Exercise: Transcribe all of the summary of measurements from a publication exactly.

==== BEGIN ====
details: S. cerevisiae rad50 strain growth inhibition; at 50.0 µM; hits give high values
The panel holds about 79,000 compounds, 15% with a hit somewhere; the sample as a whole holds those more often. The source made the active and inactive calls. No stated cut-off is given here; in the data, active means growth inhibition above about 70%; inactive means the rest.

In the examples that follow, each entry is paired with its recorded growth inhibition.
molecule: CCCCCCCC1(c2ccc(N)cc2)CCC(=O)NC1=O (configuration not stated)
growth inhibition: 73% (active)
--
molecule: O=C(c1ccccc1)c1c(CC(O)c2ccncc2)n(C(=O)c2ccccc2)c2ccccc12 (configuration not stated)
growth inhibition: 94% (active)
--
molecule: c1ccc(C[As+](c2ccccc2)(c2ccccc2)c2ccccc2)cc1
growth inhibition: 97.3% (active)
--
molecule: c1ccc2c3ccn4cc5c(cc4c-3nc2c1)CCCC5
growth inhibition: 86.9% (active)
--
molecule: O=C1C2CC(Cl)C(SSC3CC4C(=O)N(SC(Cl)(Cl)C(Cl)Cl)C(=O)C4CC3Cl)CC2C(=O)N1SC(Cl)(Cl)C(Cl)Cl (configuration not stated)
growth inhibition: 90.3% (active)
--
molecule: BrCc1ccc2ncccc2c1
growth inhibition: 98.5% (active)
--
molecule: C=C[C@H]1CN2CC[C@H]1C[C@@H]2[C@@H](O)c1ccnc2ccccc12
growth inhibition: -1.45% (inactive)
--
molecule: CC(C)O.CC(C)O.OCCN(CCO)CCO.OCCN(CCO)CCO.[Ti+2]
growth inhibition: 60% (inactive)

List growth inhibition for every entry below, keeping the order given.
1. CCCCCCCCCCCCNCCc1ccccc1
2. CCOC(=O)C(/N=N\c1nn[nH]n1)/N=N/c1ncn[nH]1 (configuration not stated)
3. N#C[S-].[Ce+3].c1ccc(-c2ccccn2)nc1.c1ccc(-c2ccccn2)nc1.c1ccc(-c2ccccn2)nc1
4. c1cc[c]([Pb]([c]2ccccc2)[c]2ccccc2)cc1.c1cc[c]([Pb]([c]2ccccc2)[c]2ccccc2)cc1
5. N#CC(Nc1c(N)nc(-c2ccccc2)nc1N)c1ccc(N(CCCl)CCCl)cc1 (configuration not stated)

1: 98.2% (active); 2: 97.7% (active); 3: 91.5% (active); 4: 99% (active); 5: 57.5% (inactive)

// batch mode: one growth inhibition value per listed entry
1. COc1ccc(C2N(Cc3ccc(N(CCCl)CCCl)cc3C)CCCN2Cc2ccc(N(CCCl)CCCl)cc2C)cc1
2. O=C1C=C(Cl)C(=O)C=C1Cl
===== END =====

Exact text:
details: S. cerevisiae rad50 strain growth inhibition; at 50.0 µM; hits give high values
The panel holds about 79,000 compounds, 15% with a hit somewhere; the sample as a whole holds those more often. The source made the active and inactive calls. No stated cut-off is given here; in the data, active means growth inhibition above about 70%; inactive means the rest.

In the examples that follow, each entry is paired with its recorded growth inhibition.
molecule: CCCCCCCC1(c2ccc(N)cc2)CCC(=O)NC1=O (configuration not stated)
growth inhibition: 73% (active)
--
molecule: O=C(c1ccccc1)c1c(CC(O)c2ccncc2)n(C(=O)c2ccccc2)c2ccccc12 (configuration not stated)
growth inhibition: 94% (active)
--
molecule: c1ccc(C[As+](c2ccccc2)(c2ccccc2)c2ccccc2)cc1
growth inhibition: 97.3% (active)
--
molecule: c1ccc2c3ccn4cc5c(cc4c-3nc2c1)CCCC5
growth inhibition: 86.9% (active)
--
molecule: O=C1C2CC(Cl)C(SSC3CC4C(=O)N(SC(Cl)(Cl)C(Cl)Cl)C(=O)C4CC3Cl)CC2C(=O)N1SC(Cl)(Cl)C(Cl)Cl (configuration not stated)
growth inhibition: 90.3% (active)
--
molecule: BrCc1ccc2ncccc2c1
growth inhibition: 98.5% (active)
--
molecule: C=C[C@H]1CN2CC[C@H]1C[C@@H]2[C@@H](O)c1ccnc2ccccc12
growth inhibition: -1.45% (inactive)
--
molecule: CC(C)O.CC(C)O.OCCN(CCO)CCO.OCCN(CCO)CCO.[Ti+2]
growth inhibition: 60% (inactive)

List growth inhibition for every entry below, keeping the order given.
1. CCCCCCCCCCCCNCCc1ccccc1
2. CCOC(=O)C(/N=N\c1nn[nH]n1)/N=N/c1ncn[nH]1 (configuration not stated)
3. N#C[S-].[Ce+3].c1ccc(-c2ccccn2)nc1.c1ccc(-c2ccccn2)nc1.c1ccc(-c2ccccn2)nc1
4. c1cc[c]([Pb]([c]2ccccc2)[c]2ccccc2)cc1.c1cc[c]([Pb]([c]2ccccc2)[c]2ccccc2)cc1
5. N#CC(Nc1c(N)nc(-c2ccccc2)nc1N)c1ccc(N(CCCl)CCCl)cc1 (configuration not stated)

1: 98.2% (active); 2: 97.7% (active); 3: 91.5% (active); 4: 99% (active); 5: 57.5% (inactive)

// batch mode: one growth inhibition value per listed entry
1. COc1ccc(C2N(Cc3ccc(N(CCCl)CCCl)cc3C)CCCN2Cc2ccc(N(CCCl)CCCl)cc2C)cc1
2. O=C1C=C(Cl)C(=O)C=C1Cl